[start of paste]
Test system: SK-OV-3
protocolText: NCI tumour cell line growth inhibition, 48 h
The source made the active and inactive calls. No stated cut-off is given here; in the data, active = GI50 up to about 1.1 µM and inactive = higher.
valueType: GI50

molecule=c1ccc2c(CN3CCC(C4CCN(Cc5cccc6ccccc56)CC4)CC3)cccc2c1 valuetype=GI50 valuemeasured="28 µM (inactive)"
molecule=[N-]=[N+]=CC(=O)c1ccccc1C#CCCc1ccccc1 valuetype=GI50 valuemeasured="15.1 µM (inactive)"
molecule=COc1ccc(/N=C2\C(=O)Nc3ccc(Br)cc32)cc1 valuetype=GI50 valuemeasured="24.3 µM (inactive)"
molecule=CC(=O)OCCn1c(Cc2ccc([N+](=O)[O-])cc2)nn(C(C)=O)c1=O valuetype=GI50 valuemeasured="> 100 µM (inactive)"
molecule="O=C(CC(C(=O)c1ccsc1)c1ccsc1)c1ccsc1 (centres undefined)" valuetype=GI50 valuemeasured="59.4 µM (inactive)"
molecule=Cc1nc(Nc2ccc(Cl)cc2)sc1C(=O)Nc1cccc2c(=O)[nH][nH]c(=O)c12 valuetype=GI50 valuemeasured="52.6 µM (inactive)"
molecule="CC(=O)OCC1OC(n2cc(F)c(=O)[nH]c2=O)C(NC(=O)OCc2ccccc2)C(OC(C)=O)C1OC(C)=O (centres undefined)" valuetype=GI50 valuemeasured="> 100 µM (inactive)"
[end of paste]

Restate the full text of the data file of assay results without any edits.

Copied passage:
Test system: SK-OV-3
protocolText: NCI tumour cell line growth inhibition, 48 h
The source made the active and inactive calls. No stated cut-off is given here; in the data, active = GI50 up to about 1.1 µM and inactive = higher.
valueType: GI50

molecule=c1ccc2c(CN3CCC(C4CCN(Cc5cccc6ccccc56)CC4)CC3)cccc2c1 valuetype=GI50 valuemeasured="28 µM (inactive)"
molecule=[N-]=[N+]=CC(=O)c1ccccc1C#CCCc1ccccc1 valuetype=GI50 valuemeasured="15.1 µM (inactive)"
molecule=COc1ccc(/N=C2\C(=O)Nc3ccc(Br)cc32)cc1 valuetype=GI50 valuemeasured="24.3 µM (inactive)"
molecule=CC(=O)OCCn1c(Cc2ccc([N+](=O)[O-])cc2)nn(C(C)=O)c1=O valuetype=GI50 valuemeasured="> 100 µM (inactive)"
molecule="O=C(CC(C(=O)c1ccsc1)c1ccsc1)c1ccsc1 (centres undefined)" valuetype=GI50 valuemeasured="59.4 µM (inactive)"
molecule=Cc1nc(Nc2ccc(Cl)cc2)sc1C(=O)Nc1cccc2c(=O)[nH][nH]c(=O)c12 valuetype=GI50 valuemeasured="52.6 µM (inactive)"
molecule="CC(=O)OCC1OC(n2cc(F)c(=O)[nH]c2=O)C(NC(=O)OCc2ccccc2)C(OC(C)=O)C1OC(C)=O (centres undefined)" valuetype=GI50 valuemeasured="> 100 µM (inactive)"